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British Telecom using border to discriminate against southern workers

4 February, 2008


Sinn Féin Councillor tables emergency motion

 

Dublin City Sinn Féin Councillor Críona Ní Dhálaigh has attempted to put an emergency motion on the Clár for this evening’s meeting of Dublin City Council to call on British Telecom to treat all of its employees on the island of Ireland equally.  Currently British Telecom employs people in both the Twenty Six and Six County States but only recognises the rights of employees to join unions in the North.

 

Speaking before this evening’s meeting Councillor Ní Dhálaigh said, “Given the present climate of increasing cases of worker exploitation in Ireland it is vital that the right to trade union membership is a right for all who wish to join unions as enshrined in our constitution.  The company insists on treating its workers in the South of Ireland as second class citizens by denying them one of the basic human rights – trade union representation.

 

“BT Ireland made a business decision some time ago to run its operations on an all-island basis.  Thirty two counties and one business equal one big happy
family, or so the theory went.  A big family perhaps, but not everyone got to
eat at the same table. 

 

“Workers in the south decided that if the business was
not going to recognise the border for business reasons then the border should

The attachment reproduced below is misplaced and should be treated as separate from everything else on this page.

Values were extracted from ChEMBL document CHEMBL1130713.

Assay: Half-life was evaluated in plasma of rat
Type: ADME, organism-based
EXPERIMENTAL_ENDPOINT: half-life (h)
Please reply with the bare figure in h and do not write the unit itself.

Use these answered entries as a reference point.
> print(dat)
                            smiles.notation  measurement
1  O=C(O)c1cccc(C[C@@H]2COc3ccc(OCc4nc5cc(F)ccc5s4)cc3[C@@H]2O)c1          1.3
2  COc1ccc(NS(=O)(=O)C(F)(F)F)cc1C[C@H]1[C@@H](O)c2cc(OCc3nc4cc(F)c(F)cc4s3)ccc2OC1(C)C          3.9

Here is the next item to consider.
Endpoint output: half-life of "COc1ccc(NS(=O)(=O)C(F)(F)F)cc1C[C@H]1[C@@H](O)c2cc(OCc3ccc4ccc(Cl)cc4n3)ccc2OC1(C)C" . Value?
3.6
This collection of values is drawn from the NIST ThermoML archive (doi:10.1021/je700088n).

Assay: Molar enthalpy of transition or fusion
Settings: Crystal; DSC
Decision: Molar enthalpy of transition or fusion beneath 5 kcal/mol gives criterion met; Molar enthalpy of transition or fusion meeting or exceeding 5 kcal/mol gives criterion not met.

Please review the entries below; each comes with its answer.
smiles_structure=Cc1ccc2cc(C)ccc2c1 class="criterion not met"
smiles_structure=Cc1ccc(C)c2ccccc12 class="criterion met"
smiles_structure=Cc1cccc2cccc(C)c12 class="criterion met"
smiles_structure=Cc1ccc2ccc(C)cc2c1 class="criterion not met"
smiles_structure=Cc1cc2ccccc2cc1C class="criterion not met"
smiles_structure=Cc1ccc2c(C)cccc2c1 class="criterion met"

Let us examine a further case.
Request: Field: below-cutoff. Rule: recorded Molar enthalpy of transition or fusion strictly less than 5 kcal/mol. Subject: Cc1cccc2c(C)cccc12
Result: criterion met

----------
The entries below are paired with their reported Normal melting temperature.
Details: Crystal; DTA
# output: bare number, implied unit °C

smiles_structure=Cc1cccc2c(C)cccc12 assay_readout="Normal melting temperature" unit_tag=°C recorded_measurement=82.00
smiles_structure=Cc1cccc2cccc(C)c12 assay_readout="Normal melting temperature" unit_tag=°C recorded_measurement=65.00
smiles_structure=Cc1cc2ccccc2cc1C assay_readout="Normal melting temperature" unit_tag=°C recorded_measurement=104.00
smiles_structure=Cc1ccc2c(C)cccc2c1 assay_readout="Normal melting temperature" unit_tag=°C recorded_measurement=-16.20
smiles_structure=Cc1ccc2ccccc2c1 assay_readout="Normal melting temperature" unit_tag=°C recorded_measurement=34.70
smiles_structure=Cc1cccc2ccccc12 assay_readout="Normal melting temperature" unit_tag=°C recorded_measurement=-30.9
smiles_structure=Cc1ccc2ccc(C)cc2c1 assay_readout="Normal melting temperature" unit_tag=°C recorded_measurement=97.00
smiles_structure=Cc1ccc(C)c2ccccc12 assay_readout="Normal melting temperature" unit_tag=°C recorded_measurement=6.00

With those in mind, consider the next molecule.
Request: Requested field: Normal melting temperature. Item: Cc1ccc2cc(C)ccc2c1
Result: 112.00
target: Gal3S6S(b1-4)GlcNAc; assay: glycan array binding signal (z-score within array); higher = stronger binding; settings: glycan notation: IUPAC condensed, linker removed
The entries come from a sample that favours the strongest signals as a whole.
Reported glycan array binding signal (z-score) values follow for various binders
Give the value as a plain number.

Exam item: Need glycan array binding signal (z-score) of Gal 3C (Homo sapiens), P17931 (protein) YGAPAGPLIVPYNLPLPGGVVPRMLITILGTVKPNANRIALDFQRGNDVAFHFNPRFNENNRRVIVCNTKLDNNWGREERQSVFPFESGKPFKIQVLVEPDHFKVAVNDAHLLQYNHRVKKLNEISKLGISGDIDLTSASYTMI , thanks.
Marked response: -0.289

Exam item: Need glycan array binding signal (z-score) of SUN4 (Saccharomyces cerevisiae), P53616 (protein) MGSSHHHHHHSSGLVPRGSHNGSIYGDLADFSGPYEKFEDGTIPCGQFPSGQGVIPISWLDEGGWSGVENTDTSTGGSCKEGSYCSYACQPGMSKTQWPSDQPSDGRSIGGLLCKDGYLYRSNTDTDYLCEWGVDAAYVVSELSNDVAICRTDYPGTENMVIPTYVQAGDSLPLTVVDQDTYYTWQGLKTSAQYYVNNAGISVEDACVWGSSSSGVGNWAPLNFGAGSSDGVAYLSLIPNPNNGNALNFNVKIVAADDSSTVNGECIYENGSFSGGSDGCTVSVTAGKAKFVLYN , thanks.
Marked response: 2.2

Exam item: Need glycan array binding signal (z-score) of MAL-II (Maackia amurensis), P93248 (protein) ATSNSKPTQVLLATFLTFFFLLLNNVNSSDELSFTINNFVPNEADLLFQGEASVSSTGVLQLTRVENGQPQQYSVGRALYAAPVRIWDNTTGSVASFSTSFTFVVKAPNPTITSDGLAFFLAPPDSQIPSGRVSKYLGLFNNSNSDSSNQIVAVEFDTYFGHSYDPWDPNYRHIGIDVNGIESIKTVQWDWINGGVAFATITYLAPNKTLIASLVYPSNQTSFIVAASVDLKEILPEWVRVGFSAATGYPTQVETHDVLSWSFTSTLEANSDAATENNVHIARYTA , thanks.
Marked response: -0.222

not affect how it treats its staff.  Many decided to join the Communications
Workers' Union (CWU) and to ask that they be given union representation like
their colleagues in the North who were in the Communications Workers' Union
(UK).  The response was a firm no.  Whilst BT employees in the North
enjoy the benefits of union recognition, their colleagues across the border
were told that they cannot have a union represent them for collective
bargaining.

“The CWU has tried to resolve the matter formally and informally with BT
management but to no avail.  The company has shown very little respect for the industrial relations machinery of the state in the South and has broken
promises that were made in the Labour Relations Commission to give vital salary information to its own staff. There is still no sign of information that should have been shared with staff in October.


“It is somewhat surprising that an iconic symbol of the British public sector
such as BT has come to symbolise such a blatant double standard.  In 1998 the Good Friday Agreement promised closer ties between people living north and south of the border and introduced a raft of measures that were aimed at
improving, among other things, business ties on an all-island basis.  These are measures that BT is keen to exploit in the interests of its business but not in the interests of its staff it seems.


“The undeniable fact is that the strategy BT seems intent on pursuing is: one
island, one business, two standards and as such staff in the south feel they
are being discriminated against on the basis of their location on the island.” ENDS

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